+ | There are two ways to find the area of <math>\triangle ABC</math>. The first way is the most obvious, and that is to multiply the base times the height (<math>16\cdot15</math>) and then divide it by two. The second way is, in a way, a little more complex. Note that <math>\triangle ACD</math> and <math>\triangle BCD</math> are congruent. This means that if we find the area of one triangle, we can just multiply it's area by 2 and we've found the area of the larger triangle <math>ABC</math>. But since we always divide by two, as it is in the formula for finding the area of a triangle, the multiply by two and divide by two cancel out, giving us that if we just multiply base times height of <math>\triangle ACD</math>, we will get the area of <math>\triangle ABC</math>. | ||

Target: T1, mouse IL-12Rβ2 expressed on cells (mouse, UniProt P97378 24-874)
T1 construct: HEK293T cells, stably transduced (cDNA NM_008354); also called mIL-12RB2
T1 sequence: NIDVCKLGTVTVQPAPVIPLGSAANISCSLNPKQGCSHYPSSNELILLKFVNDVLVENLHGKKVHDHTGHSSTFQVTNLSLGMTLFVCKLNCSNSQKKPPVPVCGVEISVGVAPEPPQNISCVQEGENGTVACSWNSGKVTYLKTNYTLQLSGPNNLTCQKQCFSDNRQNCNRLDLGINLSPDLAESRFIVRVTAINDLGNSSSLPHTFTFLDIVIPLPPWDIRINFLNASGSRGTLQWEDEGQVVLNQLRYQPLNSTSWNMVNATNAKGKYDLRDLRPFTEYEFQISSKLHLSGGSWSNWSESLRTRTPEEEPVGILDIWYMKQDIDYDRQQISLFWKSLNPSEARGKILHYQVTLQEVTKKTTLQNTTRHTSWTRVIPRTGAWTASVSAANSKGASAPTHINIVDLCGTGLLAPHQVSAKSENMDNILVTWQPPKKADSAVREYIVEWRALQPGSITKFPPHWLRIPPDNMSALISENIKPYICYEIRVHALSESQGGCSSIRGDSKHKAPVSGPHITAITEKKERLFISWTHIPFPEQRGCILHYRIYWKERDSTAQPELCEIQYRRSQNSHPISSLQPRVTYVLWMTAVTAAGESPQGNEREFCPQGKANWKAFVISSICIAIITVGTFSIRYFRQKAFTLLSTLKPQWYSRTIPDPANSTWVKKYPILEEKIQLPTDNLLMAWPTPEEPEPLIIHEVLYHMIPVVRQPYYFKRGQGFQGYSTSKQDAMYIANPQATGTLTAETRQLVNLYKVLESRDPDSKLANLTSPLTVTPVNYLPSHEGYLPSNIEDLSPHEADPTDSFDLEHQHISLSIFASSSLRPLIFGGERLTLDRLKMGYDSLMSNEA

+ | |||
+ | Now you might think: "But what is the other way of finding the area". Well that is <math>AC</math>, which would be the base, times <math>DE</math>, the radius, which would be the height. | ||
+ | |||
+ | The first way to find the area gives us the area of the <math>\triangle ABC</math>, <math>\frac{15\cdot16}{2}=120</math>. This gives us <math>120=AC\cdot r</math> (<math>r</math> signifies radius). We can find <math>AC</math> using the Pythagorean Theorem on <math>\triangle ACD</math>. The two legs are <math>8</math> and <math>15</math>, which gives us that the hypotenuse, <math>AC</math>, is equal to <math>17</math>. | ||
+ | |||
+ | Now that we have an equation with only one variable for the radius, <math>120=17r</math>, we can just solve for the radius. We get <math>r=\boxed{\textbf{(B) }\frac{120}{17}}</math>. | ||
+ | |||